of Public Affairs
STEEL MEETINGS IN PARIS MAKE PROGRESS
The second High-Level Meeting on Steel concluded in Paris with meaningful progress in discussions among steel-producing countries on addressing the problem of global steel-making overcapacity. The meeting at the OECD in Paris, France was attended by 40 countries representing virtually all of the world's steelmaking capacity.
Upon hearing of the results of the meeting, Commerce Secretary Don Evans said, "One of the goals of President Bush's steel initiative is to engage in discussions with our trading partners on reducing inefficient excess steelmaking capacity worldwide. This is a significant step toward implementing this goal. I am also pleased that the participants reached consensus to discuss greater disciplines on subsidies and other market-distorting practices affecting the steel market, implementing another part of the President's steel initiative."
Commerce Under Secretary
for International Trade Grant Aldonas, who led the U.S. delegation to
the meeting, said that, "We are extremely pleased by the frank assessments
the participating countries made regarding excess capacity in their steel
industries. The participants followed through on their commitment, made
at our first meeting in September, to consult with
"The participating countries reiterated their view that overcapacity in the steel industry is a global problem. We will all have to contribute to the solution. The shortest route to that goal is letting market forces prevail in the steel industry worldwide," said Aldonas.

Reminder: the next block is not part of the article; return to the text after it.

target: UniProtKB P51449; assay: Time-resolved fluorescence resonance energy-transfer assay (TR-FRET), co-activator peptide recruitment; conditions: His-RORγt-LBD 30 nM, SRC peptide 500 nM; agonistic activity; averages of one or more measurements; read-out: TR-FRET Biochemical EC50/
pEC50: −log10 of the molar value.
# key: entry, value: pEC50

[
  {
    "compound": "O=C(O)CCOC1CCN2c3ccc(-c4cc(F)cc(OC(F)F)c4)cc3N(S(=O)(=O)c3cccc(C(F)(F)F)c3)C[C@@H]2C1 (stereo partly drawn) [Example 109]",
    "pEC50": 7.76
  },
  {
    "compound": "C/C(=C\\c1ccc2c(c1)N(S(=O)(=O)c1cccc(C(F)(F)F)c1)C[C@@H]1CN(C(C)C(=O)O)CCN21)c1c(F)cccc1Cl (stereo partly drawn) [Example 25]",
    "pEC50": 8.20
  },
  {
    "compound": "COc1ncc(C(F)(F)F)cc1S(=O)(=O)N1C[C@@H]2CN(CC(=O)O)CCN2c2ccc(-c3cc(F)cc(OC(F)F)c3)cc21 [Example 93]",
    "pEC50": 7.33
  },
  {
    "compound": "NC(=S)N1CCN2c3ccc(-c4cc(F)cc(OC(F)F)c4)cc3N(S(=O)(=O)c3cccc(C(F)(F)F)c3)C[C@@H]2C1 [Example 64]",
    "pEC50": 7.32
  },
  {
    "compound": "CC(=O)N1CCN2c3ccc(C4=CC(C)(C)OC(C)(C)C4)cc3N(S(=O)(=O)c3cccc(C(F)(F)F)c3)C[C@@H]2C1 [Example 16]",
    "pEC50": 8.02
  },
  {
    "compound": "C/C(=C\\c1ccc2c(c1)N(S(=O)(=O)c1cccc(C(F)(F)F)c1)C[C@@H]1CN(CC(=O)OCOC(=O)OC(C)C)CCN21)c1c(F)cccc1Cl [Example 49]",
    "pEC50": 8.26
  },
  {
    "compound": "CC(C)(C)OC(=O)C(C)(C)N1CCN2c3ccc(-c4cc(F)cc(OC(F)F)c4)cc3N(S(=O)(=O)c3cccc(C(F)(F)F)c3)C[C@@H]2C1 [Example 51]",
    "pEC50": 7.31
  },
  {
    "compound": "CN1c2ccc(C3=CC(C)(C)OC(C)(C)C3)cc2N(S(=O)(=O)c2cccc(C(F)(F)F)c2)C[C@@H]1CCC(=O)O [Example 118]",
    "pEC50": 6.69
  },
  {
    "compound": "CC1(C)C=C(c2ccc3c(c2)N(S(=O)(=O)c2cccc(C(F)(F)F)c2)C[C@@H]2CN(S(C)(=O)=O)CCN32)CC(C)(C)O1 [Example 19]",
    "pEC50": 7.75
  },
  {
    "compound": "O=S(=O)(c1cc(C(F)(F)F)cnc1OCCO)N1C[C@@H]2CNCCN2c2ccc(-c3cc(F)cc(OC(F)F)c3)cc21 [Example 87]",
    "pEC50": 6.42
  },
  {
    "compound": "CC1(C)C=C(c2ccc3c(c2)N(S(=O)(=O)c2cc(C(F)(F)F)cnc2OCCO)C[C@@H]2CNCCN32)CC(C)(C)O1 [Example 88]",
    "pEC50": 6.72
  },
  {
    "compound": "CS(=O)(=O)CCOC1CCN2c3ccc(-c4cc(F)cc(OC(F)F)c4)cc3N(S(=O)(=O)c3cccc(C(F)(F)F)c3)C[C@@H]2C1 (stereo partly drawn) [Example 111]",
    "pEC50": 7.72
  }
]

Because not all of the countries submitted information on their respective
steel industries, the participating countries agreed to meet again at
the beginning of February, 2002 to discuss other new information, as well
as related issues discussed during the second meeting. In addition, another
meeting will be held in April, 2002 to develop further the high-level
group's work on the issue of excess capacity based on the conditions of
the world steel market at that time.
The issues discussed at the OECD meeting and the conclusions reached by the participating countries are summarized in a communique that was accepted by all of the countries. The text of the communique can be found at: www.oecd.org.
Contact Us |
About ITA |
Site Map | Privacy Statement | Disclaimer
U.S.Department of Commerce | International Trade Administration